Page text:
Why? Covering your mouth and nose when coughing and sneezing prevent the spread of germs and viruses. If you sneeze or cough into your hands, you may contaminate objects or people that you touch.

  1. Maintain social distancing

Maintain at least 1 meter (3 feet) distance between yourself and other people, particularly those who are coughing, sneezing and have a fever.

Why? When someone who is infected with a respiratory disease, like 2019-nCoV, coughs or sneezes they project small droplets containing the virus. If you are too close, you can breathe in the virus.

  1. Avoid touching eyes, nose and mouth

Why? Hands touch many surfaces which can be contaminated with the virus. If you touch your eyes, nose or mouth with your contaminated hands, you can transfer the virus from the surface to yourself.

  1. If you have fever, cough and difficulty breathing, seek medical care early

Tell your health care provider if you have traveled in an area in China where 2019-nCoV has been reported, or if you have been in close contact with someone with who has traveled from China and has respiratory symptoms.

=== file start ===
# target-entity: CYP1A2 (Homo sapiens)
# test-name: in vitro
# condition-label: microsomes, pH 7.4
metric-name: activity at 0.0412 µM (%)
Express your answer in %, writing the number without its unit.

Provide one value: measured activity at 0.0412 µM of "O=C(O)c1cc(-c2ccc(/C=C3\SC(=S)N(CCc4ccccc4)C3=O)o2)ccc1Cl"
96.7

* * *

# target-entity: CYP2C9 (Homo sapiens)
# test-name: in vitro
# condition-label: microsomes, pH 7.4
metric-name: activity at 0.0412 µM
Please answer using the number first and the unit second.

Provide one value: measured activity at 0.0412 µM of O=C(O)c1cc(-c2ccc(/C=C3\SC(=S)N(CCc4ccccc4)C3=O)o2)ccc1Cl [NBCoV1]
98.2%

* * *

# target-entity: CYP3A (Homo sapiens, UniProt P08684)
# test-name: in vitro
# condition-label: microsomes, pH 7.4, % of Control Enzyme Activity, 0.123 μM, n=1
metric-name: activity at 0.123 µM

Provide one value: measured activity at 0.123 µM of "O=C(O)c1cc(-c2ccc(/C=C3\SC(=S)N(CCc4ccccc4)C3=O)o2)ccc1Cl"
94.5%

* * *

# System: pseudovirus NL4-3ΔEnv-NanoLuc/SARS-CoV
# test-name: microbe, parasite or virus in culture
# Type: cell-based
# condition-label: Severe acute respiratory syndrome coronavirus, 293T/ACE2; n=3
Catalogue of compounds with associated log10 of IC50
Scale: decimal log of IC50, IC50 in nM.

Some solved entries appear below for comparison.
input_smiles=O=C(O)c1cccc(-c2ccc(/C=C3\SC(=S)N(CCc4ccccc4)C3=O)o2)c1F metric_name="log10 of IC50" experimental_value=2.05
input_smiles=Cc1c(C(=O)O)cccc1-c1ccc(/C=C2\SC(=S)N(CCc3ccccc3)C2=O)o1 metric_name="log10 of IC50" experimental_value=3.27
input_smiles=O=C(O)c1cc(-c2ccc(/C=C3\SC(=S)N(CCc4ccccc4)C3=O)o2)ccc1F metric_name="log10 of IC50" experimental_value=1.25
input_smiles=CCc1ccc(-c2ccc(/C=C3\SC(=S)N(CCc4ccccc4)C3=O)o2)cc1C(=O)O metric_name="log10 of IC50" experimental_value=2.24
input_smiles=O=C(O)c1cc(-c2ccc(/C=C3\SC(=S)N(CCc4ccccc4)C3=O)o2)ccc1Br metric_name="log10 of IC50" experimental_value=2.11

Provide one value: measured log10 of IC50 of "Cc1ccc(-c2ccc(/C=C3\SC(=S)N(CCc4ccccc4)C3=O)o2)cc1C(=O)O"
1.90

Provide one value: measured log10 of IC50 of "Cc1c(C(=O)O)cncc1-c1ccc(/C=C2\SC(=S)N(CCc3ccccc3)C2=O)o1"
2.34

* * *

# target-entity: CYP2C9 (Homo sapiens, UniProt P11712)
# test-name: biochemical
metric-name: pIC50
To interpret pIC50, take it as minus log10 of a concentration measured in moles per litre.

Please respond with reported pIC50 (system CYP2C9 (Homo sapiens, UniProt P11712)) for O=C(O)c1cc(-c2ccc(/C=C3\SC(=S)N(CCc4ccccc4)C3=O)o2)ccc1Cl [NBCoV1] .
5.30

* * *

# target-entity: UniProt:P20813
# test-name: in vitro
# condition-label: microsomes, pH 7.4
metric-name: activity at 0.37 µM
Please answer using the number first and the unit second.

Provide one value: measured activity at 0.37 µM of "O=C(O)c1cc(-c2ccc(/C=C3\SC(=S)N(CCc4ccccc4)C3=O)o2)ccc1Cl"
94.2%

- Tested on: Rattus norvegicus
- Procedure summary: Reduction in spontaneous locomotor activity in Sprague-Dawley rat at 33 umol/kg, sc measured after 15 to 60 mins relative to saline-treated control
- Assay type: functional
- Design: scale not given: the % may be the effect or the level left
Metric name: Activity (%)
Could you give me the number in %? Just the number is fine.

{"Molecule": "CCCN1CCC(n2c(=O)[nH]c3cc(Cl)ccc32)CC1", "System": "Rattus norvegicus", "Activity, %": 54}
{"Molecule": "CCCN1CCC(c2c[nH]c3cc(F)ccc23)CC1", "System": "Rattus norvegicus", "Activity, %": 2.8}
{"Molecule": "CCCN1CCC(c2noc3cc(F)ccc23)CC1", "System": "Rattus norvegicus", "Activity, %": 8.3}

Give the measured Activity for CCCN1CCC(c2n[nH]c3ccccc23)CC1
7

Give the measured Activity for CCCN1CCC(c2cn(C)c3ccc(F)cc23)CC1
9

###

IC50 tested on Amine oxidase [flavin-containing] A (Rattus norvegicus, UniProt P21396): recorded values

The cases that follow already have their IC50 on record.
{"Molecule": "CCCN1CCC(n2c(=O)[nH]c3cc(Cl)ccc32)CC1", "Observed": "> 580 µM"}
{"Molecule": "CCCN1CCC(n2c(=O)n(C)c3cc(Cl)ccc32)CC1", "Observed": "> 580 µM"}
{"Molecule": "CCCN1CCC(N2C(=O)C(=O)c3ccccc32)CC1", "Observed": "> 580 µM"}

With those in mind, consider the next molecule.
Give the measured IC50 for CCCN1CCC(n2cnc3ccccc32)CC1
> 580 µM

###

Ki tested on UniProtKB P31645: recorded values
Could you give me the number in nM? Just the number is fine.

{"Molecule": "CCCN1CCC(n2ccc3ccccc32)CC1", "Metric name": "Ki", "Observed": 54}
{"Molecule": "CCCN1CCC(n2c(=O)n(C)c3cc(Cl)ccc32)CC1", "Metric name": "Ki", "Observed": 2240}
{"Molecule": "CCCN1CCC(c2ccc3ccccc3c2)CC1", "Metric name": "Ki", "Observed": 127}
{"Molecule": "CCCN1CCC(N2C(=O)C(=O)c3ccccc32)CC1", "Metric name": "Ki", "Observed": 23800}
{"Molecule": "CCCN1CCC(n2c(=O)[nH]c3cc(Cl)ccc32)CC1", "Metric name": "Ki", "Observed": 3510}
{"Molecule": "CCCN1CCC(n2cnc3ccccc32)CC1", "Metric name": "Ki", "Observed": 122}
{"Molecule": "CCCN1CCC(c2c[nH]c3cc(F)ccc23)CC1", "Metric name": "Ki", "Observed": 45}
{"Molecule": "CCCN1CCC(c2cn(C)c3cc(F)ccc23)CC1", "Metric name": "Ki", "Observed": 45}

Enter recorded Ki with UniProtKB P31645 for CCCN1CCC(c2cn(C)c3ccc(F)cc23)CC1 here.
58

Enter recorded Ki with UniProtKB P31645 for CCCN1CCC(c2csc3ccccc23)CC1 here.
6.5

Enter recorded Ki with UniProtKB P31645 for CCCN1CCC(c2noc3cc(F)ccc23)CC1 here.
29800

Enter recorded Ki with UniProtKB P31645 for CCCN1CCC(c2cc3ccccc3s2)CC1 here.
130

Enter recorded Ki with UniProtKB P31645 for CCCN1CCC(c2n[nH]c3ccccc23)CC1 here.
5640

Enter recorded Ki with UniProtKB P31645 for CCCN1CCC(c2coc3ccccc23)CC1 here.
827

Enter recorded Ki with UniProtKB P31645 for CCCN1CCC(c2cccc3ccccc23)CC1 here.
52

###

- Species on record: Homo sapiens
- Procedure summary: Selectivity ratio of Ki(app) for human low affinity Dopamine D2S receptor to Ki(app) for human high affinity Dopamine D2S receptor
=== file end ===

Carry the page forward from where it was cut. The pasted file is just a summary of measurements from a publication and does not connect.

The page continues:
Why? Whenever you have fever, cough and difficulty breathing it’s important to seek medical attention promptly as this may be due to a respiratory infection or other serious condition. Respiratory symptoms with fever can have a range of causes, and depending on your personal travel history and circumstances, 2019-nCoV could be one of them.

  1. If you have mild respiratory symptoms and no travel history to or within China

If you have mild respiratory symptoms and no travel history to or within China, carefully practice basic respiratory and hand hygiene and stay home until you are recovered, if possible.

  1. As a general precaution, practice general hygiene measures when visiting live animal markets, wet markets or animal product markets

Ensure regular hand washing with soap and potable water after touching animals and animal products; avoid touching eyes, nose or mouth with hands; and avoid contact with sick animals or spoiled animal products. Strictly avoid any contact with other animals in the market (e.g., stray cats and dogs, rodents, birds, bats). Avoid contact with potentially contaminated animal waste or fluids on the soil or structures of shops and market facilities.